First Lesson Teaching

Discussion in 'Trumpet Discussion' started by keehun, Mar 7, 2011.

  1. Kujo20

    Kujo20 Forte User

    Sep 29, 2010
    If it's the first lesson I think it's pretty important to find out what you are working with. Have him play his favorite song/lick for you. That way you can find out a little about his playing style right from the get go (tone, breathing, posture etc etc...). See where he is with scales...

    Another thing I have done with all my students is to ask them what THEY want to get out of private trumpet lessons. Ask him if there is anything specific he wants to learn from you (different music styles, improving tone, improving range etc...)

    I find that getting to know the student and his playing right away is the best way to start lessons. So find out some things first, and then dive into the good stuff!

    Good luck, and have fun!
  2. Ed Lee

    Ed Lee Utimate User

    Aug 16, 2009
    Jackson NC
    Can students sight read music? If not, all the charts one throws at them is waste paper.

    IME experience as only an observer, I've seen student after student not even look at a chart and yet in a couple of passes through the song parts they should be playing they've got the hang of it and can play such parts fairly well. Yes, we then know they play by ear. The long term problem arises with their practice outside the classroom and here they are "dead and rotting fish" unable to develop to the optimum the lip and other muscles necessary to achieve accomplishment. Too, if they do not like a song, they'll never perform it well. Not to worry, as rarely will these pursue a college degree in instrumental performance or become those whose CDs we purchase. Such is why I recommend teaching the reading of music as the first function a teacher should present. Should I chastise those elementary teachers who presented the ditties to discern treble clef notes? I would if I could! First, I find it gender biased. Had my Mother not been an accomplished pianist, I don't think I would have known what a sharp or flat was until I encountered my instrumental music teacher who was also the high school band director. By then it was so simple for me, to having once learned the fingering of the instrument I was playing to run chromatic scales. Yes, eventually I was able to play the Grand Marche Chromatique aka Entry of the Gladiators by Julius Fucik as many have heard but few recognize. As a warm-up, I often select an Allegro by Franz Schubert ... all 1/16th notes, as really warms in my instrument and my lips. Now I'll ask how many trumpeters have seen a score with trumpet to play in the bass clef and please note that bass trumpets have been manufactured. I could go on and on but nuff is nuff.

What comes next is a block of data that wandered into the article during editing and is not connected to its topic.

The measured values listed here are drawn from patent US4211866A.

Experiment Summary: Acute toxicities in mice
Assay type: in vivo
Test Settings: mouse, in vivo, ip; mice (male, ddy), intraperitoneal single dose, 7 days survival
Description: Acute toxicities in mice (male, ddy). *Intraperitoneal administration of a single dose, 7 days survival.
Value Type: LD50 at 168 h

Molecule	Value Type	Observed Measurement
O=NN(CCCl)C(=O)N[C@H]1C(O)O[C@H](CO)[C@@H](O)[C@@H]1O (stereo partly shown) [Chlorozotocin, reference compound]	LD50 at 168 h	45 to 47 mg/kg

3. rowuk

    rowuk Moderator Staff Member

    Jun 18, 2006
    Success in anything in life is a mix of motivational factors and dedication. The teacher has to not only find what the student likes, they also have to instill a sense of responsibility as the limiting factors are those things that the student does NOT like to play.

    As we are not all born equal, a bit of luck is required for the match up of teacher and student. There i no formula. The teachers producing successful players are the ones that don't take NO for an answer however.
  4. keehun

    keehun Piano User

    Feb 4, 2010
    The student, despite having played for two years, has been really without guidance... I'd say he's still at the 6th grade level.

    Anyhow, I was inspired to see that he was still not given up, but actually motivated to get way better! :-)

    I think the biggest obstacle right now is the ability to read notes and put down the right fingerings.

    That'll come!

    At the end, he told me that was the most fun he's had with music... And he sounded much better by the end! :)

    I hope I can take him somewhere.

Share This Page